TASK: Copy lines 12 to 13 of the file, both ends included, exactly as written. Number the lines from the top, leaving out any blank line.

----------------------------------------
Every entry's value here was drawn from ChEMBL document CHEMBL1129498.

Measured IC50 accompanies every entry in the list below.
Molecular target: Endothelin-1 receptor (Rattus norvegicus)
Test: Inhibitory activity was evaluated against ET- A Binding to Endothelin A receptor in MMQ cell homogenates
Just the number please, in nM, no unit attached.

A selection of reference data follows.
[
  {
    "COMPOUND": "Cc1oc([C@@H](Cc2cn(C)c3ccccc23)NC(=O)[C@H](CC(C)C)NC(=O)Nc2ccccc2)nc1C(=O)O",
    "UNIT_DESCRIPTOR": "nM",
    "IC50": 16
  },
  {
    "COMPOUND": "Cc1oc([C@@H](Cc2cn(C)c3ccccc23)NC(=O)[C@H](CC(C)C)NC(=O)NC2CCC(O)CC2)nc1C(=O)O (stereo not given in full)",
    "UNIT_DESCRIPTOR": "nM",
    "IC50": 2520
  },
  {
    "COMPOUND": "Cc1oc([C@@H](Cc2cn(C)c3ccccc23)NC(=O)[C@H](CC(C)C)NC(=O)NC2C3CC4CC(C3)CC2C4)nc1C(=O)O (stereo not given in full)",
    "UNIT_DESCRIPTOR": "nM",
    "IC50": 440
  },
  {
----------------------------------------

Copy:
  },
  {